Saban Lobbing Superlatives

Miami head coach Nick Saban is very close with Bears GM Jerry Angelo. Maybe too close. He was offered the Chicago head coaching job after the 2003 season but chose to stay in the college game at LSU. A year later, he was the top dog with the Dolphins. Saban spoke with the Chicago media via conference call at Halas Hall on Wednesday, and Bear Report was there to hear what he had to say.

When NFL teams assembled for training camp all over the country, Miami was a trendy pick to emerge from the AFC and challenge for a Super Bowl title.

But just seven games into the 2006 season, the Dolphins are in rebuilding mode already as they struggle along with a 1-6 record. This was a team that finished last year on a six-game winning streak and added three-time Pro-Bowler Daunte Culpepper from Minnesota to fix their quarterbacking woes. But Culpepper wasn't ready to come back from a knee injury, the offensive line is in shambles, and All-Pro receiver Chris Chambers might be on the back of a milk carton before long.

And to think, head coach Nick Saban could have had the Bears job a year before saying yes to the Dolphins after the 2004 season.

Saban and Bears general manager Jerry Angelo go back a long way and are close friends to this day, so it appeared to be a match made in heaven for the Monsters of the Midway. But he chose to stay at LSU, eventually opening the door for Lovie Smith to get the nod. Bears fans were disappointed when Saban said no, but in retrospect, all seems to have worked out just fine in the Windy City.

The Dolphins travel to Chicago for a battle with the Bears this Sunday at Soldier Field.

Saban was asked about the progress the Bears have made since he turned Angelo down, and he was overflowing with praise from top to bottom.

"I can't compliment this team and this organization enough for the great team that they've put together," Saban said. "And the coaching staff and Lovie for how they have the team playing right now. They're playing with a lot of confidence, making a lot of plays. Defense is outstanding, get a lot of turnovers. Offense is hitting on all cylinders, able to run the ball effectively and make big plays throwing it. And they have outstanding special teams."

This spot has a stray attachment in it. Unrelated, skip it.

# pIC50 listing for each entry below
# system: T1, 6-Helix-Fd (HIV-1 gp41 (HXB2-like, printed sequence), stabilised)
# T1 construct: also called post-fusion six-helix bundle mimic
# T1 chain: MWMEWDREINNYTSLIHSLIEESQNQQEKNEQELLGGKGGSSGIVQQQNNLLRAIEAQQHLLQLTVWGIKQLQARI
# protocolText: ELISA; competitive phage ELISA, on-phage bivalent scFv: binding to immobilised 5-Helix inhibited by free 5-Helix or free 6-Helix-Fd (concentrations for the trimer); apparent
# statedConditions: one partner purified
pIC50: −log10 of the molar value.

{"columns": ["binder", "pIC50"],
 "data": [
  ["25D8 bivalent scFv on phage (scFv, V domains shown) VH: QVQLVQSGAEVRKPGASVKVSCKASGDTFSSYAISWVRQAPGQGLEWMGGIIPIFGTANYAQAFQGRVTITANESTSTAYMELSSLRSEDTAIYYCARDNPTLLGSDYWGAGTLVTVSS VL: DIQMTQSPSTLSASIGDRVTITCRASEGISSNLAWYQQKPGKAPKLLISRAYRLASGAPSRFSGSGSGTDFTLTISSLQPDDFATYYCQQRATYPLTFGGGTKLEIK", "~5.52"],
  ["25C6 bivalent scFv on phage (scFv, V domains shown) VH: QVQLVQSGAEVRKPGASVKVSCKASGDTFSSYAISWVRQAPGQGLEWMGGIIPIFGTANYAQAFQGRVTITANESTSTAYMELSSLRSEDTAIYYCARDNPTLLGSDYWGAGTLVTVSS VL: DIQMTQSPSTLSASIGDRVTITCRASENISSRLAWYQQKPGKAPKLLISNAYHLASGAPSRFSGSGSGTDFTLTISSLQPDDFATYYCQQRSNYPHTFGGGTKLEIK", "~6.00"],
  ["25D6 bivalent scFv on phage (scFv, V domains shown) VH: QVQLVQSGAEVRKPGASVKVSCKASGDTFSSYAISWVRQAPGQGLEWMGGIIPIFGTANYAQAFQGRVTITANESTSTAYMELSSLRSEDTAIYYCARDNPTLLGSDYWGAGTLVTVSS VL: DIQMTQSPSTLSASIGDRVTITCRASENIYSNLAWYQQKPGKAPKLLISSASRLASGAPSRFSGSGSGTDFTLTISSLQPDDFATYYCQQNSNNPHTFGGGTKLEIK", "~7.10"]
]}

In Chicago, most of the credit has gone to the coaching staff and the players themselves for establishing the Bears as the team to beat in the NFC, but Saban acknowledges Angelo's wizardry in the front office.

"Jerry has done a tremendous job there of putting a talented team together," he said. "And the coaching staff has done a marvelous job of getting them to play together and developing great team chemistry. This is one of or the best team in the National Football League right now."

Most of Miami's problems this season have come on the offensive side of the ball, and Saban knows exactly why his team seems to be snakebit.

"I think a couple things," he said. "Ball security and turnovers have been a big issue for us this year. We've played okay on defense at times, (but) we haven't gotten as many turnovers as we would like. And we've turned the ball over way too much offensively, and that's been the difference in several of our games."

If the Dolphins need a lesson in winning the turnover battle on Sundays, Saban says all his players have to do is look to the other sideline.

"That's something the Bears do very well," he said. "They get lots of turnovers. They take care of the ball well. But that's going to be a key to us getting this turned around is having better ball security and getting more turnovers. We just need to improve our consistency and execution. We've moved the ball effectively at times offensively but just made some critical errors, critical drops, critical tipped balls in critical situations that have made a big difference in terms of being drive-stoppers."

One notable absence on offense from last year for the Dolphins is Ricky Williams, who was suspended for an entire season following yet another positive drug test in the offseason. Despite missing all of 2004 after his pseudo-retirement, the former Longhorn averaged 4.4 yards per carry and scored six touchdowns as a backup to then-rookie Ronnie Brown. With Brown now shouldering the load on the ground by himself, the Miami running game is currently ranked 28th in the league.

Saban knows there is nothing he can do about Williams at this point, but he admitted that having the mercurial runner at his disposal made his offense better.

"We try to focus on the guys that we have here, and we think Ronnie Brown is a good player. But the thing that Ricky gave us was we had two really good backs, and we kind of rolled them in there last year. And I think they kind of complemented each other, and both guys stayed fresh, and both guys ran extremely well. But we're pleased with the way Ronnie Brown is playing for us this year. We just haven't had another guy to go with him."

If Saban wants to pair those two tailbacks again this season, he'll have to trade Brown to the Toronto Argonauts, where Williams is currently playing in the Canadian Football League.


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